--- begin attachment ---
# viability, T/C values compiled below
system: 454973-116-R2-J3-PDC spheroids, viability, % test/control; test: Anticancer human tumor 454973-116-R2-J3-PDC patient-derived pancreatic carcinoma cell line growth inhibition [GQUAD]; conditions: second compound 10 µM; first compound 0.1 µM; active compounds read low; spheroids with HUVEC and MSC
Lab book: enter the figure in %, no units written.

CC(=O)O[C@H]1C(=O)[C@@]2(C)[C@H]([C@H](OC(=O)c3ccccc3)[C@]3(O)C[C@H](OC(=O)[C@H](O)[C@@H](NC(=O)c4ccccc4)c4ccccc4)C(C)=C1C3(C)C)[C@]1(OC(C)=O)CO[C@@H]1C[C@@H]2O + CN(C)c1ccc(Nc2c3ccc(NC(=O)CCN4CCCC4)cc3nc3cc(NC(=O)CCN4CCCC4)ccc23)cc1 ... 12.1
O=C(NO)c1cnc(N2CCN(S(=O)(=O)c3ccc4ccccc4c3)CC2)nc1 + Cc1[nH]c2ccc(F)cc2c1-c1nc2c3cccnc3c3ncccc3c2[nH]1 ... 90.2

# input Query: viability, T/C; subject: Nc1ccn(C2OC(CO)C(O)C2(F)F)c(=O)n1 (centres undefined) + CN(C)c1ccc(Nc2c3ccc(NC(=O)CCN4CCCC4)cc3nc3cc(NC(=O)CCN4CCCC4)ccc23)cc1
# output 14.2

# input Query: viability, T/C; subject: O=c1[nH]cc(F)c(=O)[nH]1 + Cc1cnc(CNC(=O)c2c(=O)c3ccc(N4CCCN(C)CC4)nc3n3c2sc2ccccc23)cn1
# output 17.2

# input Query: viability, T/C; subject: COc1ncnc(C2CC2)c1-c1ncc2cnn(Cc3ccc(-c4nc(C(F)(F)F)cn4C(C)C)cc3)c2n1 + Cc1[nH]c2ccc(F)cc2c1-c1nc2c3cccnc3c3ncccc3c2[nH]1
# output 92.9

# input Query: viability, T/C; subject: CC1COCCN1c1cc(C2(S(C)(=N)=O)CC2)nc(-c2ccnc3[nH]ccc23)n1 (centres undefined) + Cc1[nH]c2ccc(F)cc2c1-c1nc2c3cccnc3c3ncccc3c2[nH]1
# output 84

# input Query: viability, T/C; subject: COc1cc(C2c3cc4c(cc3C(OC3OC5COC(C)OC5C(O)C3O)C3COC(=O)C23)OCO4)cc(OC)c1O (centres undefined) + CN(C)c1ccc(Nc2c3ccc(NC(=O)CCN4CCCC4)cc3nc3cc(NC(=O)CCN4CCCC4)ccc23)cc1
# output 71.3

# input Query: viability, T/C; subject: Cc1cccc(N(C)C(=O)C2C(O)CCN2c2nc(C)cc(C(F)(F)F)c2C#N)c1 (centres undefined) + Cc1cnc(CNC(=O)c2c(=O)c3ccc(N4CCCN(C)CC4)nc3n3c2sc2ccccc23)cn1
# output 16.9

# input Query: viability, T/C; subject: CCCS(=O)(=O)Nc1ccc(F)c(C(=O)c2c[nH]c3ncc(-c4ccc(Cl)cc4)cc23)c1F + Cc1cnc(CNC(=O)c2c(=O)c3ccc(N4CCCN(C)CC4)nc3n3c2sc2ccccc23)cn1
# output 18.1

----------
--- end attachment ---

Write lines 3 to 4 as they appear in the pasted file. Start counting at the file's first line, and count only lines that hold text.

Lab book: enter the figure in %, no units written.

CC(=O)O[C@H]1C(=O)[C@@]2(C)[C@H]([C@H](OC(=O)c3ccccc3)[C@]3(O)C[C@H](OC(=O)[C@H](O)[C@@H](NC(=O)c4ccccc4)c4ccccc4)C(C)=C1C3(C)C)[C@]1(OC(C)=O)CO[C@@H]1C[C@@H]2O + CN(C)c1ccc(Nc2c3ccc(NC(=O)CCN4CCCC4)cc3nc3cc(NC(=O)CCN4CCCC4)ccc23)cc1 ... 12.1